When Nero became emperor he was only seventeen, and could not legally rule so for the first year of his reign Agrippina basically ran the empire until he was of legal age. She was the first woman in the history of Rome to be given the title of empress. Her picture later appeared on coins with her son; she was the first woman of the imperial household to be pictured on coins while she was still alive. Her son, who appreciated what his mother had done for him lovingly called her "the best of mothers" but eventually he began to resent her power and control. Agrippina wanted an open share in government which the Romans thought was scandalous. She thwarted Nero's love affairs, forbid him to do as he chose and often threatened him that she would expose his treatment of her and make Britannicus emperor in his place. Nero ended this threat by poisoning 14 year old Britannicus at the imperial table. He cunningly bypassed the boy's taster appointed to protect him by handing him a cup in which the liquid was too hot, after having tasted it, a servant poured in poisoned cold water in the drink which was then handed to the boy. After one sip Britannicus went into convulsions and died instantly. Nero "lay back unconcernedly," claiming that Britannicus was merely having an epileptic fit. Octavia, Britannicus' sister, though young, "had learnt to hide sorrow, affection, every feeling. After a short silence the banquet continued."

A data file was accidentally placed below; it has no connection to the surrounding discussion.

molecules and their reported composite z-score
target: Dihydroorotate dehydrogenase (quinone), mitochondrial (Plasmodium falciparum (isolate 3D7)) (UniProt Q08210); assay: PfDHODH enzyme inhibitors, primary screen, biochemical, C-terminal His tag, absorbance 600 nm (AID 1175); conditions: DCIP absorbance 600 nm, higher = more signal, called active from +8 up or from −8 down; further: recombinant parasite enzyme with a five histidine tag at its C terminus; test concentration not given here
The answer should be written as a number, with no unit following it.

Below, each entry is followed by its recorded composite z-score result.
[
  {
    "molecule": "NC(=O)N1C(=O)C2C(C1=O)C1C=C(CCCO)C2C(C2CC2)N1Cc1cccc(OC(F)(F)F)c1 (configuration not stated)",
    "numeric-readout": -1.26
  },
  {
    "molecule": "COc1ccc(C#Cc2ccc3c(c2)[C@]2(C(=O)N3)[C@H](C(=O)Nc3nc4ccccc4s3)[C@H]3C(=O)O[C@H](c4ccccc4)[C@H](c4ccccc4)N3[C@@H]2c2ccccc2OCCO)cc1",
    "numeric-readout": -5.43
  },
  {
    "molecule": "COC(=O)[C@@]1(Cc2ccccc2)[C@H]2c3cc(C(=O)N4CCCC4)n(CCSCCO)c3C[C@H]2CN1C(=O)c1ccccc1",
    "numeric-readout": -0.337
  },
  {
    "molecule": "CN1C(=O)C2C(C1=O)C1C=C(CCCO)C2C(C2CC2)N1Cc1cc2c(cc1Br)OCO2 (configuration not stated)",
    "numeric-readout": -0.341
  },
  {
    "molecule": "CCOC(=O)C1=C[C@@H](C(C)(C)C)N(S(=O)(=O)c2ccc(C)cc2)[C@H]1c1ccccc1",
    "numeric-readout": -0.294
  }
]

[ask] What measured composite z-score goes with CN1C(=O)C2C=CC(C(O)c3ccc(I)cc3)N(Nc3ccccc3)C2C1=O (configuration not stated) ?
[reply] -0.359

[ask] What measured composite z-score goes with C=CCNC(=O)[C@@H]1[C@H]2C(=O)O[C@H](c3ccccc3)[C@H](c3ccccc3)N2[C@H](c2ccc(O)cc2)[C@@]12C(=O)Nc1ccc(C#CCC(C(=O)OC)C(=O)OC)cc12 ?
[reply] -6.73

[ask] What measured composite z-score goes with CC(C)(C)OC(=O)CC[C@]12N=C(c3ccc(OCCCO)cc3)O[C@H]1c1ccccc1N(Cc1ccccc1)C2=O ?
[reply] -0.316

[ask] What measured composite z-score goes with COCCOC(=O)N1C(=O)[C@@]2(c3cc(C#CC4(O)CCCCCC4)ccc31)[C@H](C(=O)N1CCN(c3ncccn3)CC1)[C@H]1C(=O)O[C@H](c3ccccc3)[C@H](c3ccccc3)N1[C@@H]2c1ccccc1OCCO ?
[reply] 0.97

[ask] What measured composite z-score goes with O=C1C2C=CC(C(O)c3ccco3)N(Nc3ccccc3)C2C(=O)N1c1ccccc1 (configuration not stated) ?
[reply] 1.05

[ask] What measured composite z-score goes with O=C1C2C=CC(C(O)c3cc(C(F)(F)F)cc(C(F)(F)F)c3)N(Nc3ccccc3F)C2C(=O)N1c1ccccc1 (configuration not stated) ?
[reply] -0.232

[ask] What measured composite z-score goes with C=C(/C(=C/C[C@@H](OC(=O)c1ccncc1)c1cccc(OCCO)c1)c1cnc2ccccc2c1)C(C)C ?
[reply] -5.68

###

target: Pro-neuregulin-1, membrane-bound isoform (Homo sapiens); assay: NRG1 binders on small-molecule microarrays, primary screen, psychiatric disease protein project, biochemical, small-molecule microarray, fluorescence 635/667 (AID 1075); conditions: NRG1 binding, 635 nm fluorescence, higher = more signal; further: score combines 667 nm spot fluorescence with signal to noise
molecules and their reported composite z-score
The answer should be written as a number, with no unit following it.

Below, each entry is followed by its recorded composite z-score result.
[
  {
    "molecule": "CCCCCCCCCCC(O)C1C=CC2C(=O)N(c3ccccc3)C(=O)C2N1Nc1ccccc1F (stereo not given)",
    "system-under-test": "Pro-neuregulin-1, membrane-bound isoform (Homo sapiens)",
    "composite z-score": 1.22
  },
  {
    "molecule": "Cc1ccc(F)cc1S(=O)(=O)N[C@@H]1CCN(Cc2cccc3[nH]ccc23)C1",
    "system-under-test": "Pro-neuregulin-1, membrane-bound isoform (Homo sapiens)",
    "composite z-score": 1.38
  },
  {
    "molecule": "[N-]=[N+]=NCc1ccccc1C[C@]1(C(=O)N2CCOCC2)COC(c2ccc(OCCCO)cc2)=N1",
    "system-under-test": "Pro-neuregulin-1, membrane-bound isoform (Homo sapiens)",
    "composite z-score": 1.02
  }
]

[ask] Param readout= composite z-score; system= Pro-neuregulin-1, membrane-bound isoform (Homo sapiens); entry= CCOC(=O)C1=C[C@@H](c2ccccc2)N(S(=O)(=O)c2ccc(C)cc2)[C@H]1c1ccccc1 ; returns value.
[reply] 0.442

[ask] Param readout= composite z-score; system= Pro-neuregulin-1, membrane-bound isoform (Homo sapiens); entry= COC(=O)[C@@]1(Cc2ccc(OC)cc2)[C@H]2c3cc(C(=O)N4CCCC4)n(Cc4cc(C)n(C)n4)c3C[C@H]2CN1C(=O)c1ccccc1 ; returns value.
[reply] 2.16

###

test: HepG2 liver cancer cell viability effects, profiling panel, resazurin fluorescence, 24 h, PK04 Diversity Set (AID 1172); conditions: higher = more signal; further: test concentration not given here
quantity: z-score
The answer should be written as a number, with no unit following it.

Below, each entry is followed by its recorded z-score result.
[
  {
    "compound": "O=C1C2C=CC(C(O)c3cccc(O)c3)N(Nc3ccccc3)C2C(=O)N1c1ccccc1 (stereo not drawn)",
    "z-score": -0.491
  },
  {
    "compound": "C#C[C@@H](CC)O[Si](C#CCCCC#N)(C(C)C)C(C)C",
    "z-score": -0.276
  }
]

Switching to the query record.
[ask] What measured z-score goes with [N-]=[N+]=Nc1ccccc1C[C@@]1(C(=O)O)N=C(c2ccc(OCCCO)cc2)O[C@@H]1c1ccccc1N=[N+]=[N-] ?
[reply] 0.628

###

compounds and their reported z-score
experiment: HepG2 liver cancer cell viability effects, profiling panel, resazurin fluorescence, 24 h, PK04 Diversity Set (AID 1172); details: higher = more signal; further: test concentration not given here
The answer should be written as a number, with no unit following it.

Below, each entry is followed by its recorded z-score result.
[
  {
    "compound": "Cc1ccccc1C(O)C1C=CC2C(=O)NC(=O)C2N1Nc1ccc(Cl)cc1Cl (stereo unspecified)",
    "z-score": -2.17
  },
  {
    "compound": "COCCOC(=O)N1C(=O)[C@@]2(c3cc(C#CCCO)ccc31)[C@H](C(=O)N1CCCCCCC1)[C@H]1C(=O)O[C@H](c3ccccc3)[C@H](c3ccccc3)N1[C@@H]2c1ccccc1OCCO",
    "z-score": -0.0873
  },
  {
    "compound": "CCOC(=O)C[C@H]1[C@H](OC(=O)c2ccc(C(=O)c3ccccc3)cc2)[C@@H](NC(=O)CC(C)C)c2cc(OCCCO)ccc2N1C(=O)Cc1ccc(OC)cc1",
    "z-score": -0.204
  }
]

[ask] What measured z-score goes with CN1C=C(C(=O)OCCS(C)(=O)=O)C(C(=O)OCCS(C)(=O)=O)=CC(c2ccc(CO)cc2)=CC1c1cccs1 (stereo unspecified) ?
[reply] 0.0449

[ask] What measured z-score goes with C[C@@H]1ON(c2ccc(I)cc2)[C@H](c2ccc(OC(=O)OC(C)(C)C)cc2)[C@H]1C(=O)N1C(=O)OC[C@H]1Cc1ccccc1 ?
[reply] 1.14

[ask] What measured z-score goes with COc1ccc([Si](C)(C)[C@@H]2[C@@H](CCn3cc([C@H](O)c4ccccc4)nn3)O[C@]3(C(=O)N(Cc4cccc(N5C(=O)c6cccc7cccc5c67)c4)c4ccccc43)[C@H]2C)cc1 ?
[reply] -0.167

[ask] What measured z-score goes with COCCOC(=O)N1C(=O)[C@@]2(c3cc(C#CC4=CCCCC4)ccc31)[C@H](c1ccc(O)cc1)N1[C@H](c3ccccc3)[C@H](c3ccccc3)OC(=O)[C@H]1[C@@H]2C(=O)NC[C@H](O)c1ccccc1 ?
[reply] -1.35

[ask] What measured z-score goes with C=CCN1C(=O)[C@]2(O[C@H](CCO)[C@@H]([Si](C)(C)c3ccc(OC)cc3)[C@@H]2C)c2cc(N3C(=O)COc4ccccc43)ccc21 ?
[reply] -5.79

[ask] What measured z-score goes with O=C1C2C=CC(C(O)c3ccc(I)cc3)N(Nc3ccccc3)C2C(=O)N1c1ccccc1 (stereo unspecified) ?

Nero exiled Agrippina from the palace. Soon enough hired informers accused her of plotting Nero's death, but Agrippina faced down the charges declaring they were false. Nero had at this time fallen in love with Sabina Poppae (who desperately wanted to be empress). Agrippina fiercely opposed this union and the two women fought for control of the emperor. Agrippina went as far as to sleep with her son to retain her influence, but Nero knew the only way to be rid of her was to kill her. Avoiding poison, which would remind people of the fate of Claudius and Britannicus, he tried several ingenious devices. All failed. Finally he planned a shipwreck . He planned a ship that would collapse at sea then gave a banquet of reconciliation for his mother. He treated her with great respect, then ushered her to her ship and bade her farewell, kissing her affectionately on the eyes and bosom. Undoubtedly, at this point, Nero thought his problems were over.